Big data stories reveal big changes ahead

According to some, “Data Scientist” will be the sexiest job title of the 21st century. The ability to analyze data, especially huge sets of data, will increasingly impact the way people view and interact with this data. In short, this new knowledge will change the world as we know it.

What are some of the biggest data stories of 2015?

There are many examples showing how Big Data is being used in various industries. Let’s take a look at a few of them.


Clinicians at Walgreens in-store health clinics are using Big Data to augment conventional medical tools for patient checkups in order to better assess each patient’s condition and provide recommendations.

The goal is to treat patients’ immediate needs–that is, the concerns that brought them to the clinic in the first place–as well as to deliver a holistic medical experience that can increase the patient’s overall health and avoid future medical costs.

“The ability to deliver advanced analytics at the point of care can help identify and resolve gaps in quality of care,” says Heather Helle, who oversees more than 400 clinics as COO of Walgreens’ clinics division.


Automatic Data Processing (ADP) crunches the numbers on more than 400,000 private companies to generate its monthly jobs report. As the largest payroll processor in the country, ADP’s vast trove of data on U.S. companies and their employees is second only to that of the federal government.

The company is using that massive database to give executives a deeper look at their own businesses. ADP is rolling out a cloud-based service that analyzes information on 24 million employees to give managers insights, such as which employees are more productive than others, which ones are likely to leave, how to retain them, and how the performance of the business compares with others in its industry.

“Many organizations today understand what the power of Big Data could mean to them but are not ready to build their own data science systems,” said Marc Rind, chief data scientist and vice president of product development at ADP.

Companies like ADP, which collect data as a normal course of business, are starting to realize its value and offer analytics services in the hopes of generating new revenue streams, said Dan Vesset, program vice president for business analytics and Big Data at International Data Corporation (IDC).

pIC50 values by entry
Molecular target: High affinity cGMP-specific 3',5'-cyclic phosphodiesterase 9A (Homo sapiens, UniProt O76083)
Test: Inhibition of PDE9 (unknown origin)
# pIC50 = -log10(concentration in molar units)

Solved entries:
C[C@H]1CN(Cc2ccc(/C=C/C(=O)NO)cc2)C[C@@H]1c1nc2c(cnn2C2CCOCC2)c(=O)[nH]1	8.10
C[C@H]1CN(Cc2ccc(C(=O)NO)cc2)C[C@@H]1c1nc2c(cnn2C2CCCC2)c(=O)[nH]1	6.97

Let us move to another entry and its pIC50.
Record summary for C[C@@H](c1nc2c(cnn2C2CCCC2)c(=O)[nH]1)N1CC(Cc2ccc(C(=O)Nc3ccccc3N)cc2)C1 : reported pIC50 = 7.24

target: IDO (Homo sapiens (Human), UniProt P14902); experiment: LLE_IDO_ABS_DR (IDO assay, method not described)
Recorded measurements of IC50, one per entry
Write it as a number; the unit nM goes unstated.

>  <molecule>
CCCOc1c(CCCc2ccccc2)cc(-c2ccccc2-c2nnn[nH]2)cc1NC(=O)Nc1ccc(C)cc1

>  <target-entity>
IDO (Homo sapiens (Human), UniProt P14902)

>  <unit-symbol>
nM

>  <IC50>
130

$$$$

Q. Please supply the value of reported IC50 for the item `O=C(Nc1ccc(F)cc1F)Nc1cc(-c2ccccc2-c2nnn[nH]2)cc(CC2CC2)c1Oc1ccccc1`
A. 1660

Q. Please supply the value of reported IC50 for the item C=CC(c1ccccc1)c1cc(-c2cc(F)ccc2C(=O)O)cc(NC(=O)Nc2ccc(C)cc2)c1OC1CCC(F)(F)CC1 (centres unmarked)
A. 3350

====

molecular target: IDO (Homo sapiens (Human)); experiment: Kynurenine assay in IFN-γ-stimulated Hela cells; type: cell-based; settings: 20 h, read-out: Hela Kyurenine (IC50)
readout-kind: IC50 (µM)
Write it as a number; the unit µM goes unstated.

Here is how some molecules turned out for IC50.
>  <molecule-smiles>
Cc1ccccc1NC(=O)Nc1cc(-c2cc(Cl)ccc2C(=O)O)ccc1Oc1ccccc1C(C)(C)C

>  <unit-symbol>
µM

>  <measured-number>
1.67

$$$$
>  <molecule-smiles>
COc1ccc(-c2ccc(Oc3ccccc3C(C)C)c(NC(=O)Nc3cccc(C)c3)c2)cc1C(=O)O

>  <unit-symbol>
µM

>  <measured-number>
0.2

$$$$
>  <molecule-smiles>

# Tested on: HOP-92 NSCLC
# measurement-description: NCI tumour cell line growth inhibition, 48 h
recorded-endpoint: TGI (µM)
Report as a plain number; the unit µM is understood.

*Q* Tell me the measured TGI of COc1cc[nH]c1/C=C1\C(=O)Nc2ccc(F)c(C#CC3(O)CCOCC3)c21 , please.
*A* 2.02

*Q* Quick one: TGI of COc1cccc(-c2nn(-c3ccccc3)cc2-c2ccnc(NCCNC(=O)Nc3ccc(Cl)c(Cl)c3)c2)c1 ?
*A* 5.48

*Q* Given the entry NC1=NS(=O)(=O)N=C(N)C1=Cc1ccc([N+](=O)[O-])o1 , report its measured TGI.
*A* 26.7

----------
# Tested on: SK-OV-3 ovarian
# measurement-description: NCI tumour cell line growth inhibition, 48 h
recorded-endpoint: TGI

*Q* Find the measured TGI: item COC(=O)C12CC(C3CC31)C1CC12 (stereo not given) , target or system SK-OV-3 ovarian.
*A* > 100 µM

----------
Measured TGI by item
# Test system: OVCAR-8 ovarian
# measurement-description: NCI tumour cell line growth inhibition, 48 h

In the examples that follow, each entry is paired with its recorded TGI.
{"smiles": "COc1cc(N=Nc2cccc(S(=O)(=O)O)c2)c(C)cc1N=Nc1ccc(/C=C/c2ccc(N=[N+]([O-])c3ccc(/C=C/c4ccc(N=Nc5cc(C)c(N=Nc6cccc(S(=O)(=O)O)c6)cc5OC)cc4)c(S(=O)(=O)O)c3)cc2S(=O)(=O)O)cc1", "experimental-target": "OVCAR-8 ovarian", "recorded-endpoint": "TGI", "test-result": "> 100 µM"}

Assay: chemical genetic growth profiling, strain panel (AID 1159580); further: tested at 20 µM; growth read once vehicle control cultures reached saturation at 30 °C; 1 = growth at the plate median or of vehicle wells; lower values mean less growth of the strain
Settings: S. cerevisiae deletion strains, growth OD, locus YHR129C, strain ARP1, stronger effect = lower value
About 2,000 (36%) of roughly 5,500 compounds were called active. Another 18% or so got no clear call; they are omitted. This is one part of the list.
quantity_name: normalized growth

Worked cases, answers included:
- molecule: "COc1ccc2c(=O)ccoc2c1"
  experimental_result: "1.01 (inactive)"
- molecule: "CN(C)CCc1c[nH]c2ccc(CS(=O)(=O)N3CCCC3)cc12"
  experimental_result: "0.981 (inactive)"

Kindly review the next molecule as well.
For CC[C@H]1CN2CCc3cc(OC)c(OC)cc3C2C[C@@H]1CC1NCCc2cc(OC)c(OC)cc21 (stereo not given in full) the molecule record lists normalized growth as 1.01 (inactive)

Sports teams have come up with sophisticated ways of monitoring and capturing huge volumes of data. Especially with new wearable technology, and in addition to cameras and sensors, every aspect of a player’s performance is recorded. Athletes now use data to monitor caloric intake, improve sleep quality, and record training levels.

A recent Forbes article by Bernard Marr reports:

“In the UK, Premier League soccer team Arsenal has recently invested millions in developing its own analytics team to make better use of the data it is now collecting. One important data stream comes from 8 cameras installed around its stadium to track every player and their interactions. The system by sports analytics provider Prozone tracks 10 data points per second for every player, or 1.4 million data points per game. The system is also used to monitor 12,000 soccer matches around the world, which are all analyzed using automated algorithms as well as manual coding of every interaction with the ball to increase the accuracy and value of the analysis.”


While Big Data may not seem like it could share the stage with the likes of George Clooney and Anne Hathaway, one could argue that it’s just as an important player in the industry, if not more so. As with any area of business, Big Data and analytics is set to have a phenomenal impact on film, TV, and the entertainment industry as a whole.

Using analytical modeling to predict Oscar winners:

Last year, FarsiteForecast used “real-time data and an array of variables, including total nominations, other Guild nominations and wins, buzz, and nominees’ previous winning performances” to predict the winners of the top categories—and they were right in predicting six winners out of six categories. Impressive!

Every time an individual purchases a movie ticket on Fandango, watches an episode on Netflix, or downloads a soundtrack from Amazon, data is recorded.

According to an article about the power of predictive analytics, “One of the most powerful demonstrations of using consumer-driven data in film is Netflix’s original show, “House of Cards.” Netflix has the ability to monitor all sorts of behavior and preferences on their streaming site from millions of users, which is an invaluable data source. Analyzing this data showed that viewers of the original BBC miniseries were also likely to watch films directed by David Fincher and were likely fans of Kevin Spacey as well. Thus, an American “House of Cards” was created, directed by Fincher and starring Spacey. Netflix even made different trailers for different viewer profiles (e.g. users that watch films with powerful female characters were shown a trailer heavily featuring the female leads). “House of Cards” is now a major hit, and currently the most-viewed series by Netflix subscribers. This could potentially mean a major change the entertainment industry: instead of a bunch of lofty producers in Hollywood, ideas for major motion pictures could, essentially, be crowd sourced.”

So, as these stories reveal, the possibilities of using Big Data are endless. How are you using Big Data in your business? Let us know about any fascinating Big Data stories in the comments below!


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